Mercury Quickstor Review

Desparation is a great catalyst for innovation and in my case, a great motivator to search for a solution.

It was fall 2010 and with a set of new motors which included a 225 Optimax and a 9.9 Mercury Pro Kicker on the back of my new 2010 Willie Raptor, life was just plain good.  I was Fall Chinook fishing, having a great time with customers on what turned out to be a great run.  The fishing for Fall Chinook lasts until about Thanksgiving and then I mothball my boat and hibernate like a bear in an attempt to catch up on the lost sleep from the previous six months.

About February, after a season in the drift boat steelhead fishing, I’ll begin to think about Spring Chinook fishing and “thinking” about anything usually requires a little bit of fishing.  I had run the fuel out of the motors in an attempt to keep my motors from gumming up do to bad fuel (ethanol) and also had treated the fuel with Sta-bil.  I figured to be in pretty good shape as I dumped the boat into the Willamette River for the first time in 2011, but in firing up the kicker, all my figuring didn’t work out so well.

mercury quickstor review 0Although ethanol causes a variety of ailments for motors of all types, it’s problems are most quickly noticed in the kickers (small 6-15 hp trolling motors) that we run.  I believe the size of the holes in the jets and their ability to finely aspirate the fuel in order to meet efficiency requirements is what’s giving us the problems.  I don’t have the same issues that I’m describing with my 225 Optimax, those appear to be long term issues, but everyone I know that runs a kicker has experienced what I’m describing.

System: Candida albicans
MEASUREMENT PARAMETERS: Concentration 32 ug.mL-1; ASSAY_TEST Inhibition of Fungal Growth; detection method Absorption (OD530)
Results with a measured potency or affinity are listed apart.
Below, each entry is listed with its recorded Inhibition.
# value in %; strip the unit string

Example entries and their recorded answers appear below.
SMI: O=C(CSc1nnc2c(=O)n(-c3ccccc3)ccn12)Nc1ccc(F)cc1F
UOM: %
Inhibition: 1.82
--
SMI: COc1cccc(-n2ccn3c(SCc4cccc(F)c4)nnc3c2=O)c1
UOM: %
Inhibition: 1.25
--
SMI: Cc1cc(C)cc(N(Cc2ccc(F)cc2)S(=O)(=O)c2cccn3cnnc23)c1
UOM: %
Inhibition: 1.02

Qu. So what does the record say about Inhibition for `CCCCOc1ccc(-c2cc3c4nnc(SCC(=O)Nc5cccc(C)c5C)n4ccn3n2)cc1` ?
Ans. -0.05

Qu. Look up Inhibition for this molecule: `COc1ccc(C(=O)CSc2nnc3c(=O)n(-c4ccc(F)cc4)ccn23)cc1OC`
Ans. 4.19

So back to the “didn’t work out so well”…..The kicker motor sputtered and gasped for fuel.  It would run and then it would die.  I’d throttle it up to see if I could dislodge whatever was causing the carburetor to act up, but ultimately the boat was headed for the shop.  After a thorough carb cleaning and $150, I was back on the water and back to my old routine.  Gas up (a.k.a., poison my motors), add  Sta-bil, run the boat for a couple months and eventually watch the responsiveness of my kicker deteriorate resulting in another carburetor job about two thirds the way through the season.

This was life, or so I thought as I’d basically resigned myself to the fact that I needed to add another $300-$500 a year in operating costs to my maintenance budget.  But even worse, as a fisherman, I simply can’t stand when my gear isn’t working right.  Call it OCD, but function is pretty important to most fishermen I know.  So much so, that we spend insane amounts money just to make sure we’re NOT dealing with breakdowns, lack of performance, missed opportunities and the like.

Since the advent of ethanol, boat owners have been having issues and I think it’s taken the fishing/boating community some years to actually figure out what’s going on.  In these parts Sta-bil was commonly recommended, but mechanics were still seeing boats come back with the same issue.  I’m not sure of the technical reasons for this, but many mechanics that I talked to thought Sta-bil and it’s former alcohol ingredient had something to do with it, but that was then and from what I understand they got away from the formula.  Was I still consuming the old product that distributors and retailers were trying to get through?  Not sure, I only know the problems continued and this caused the continued search for a real solution.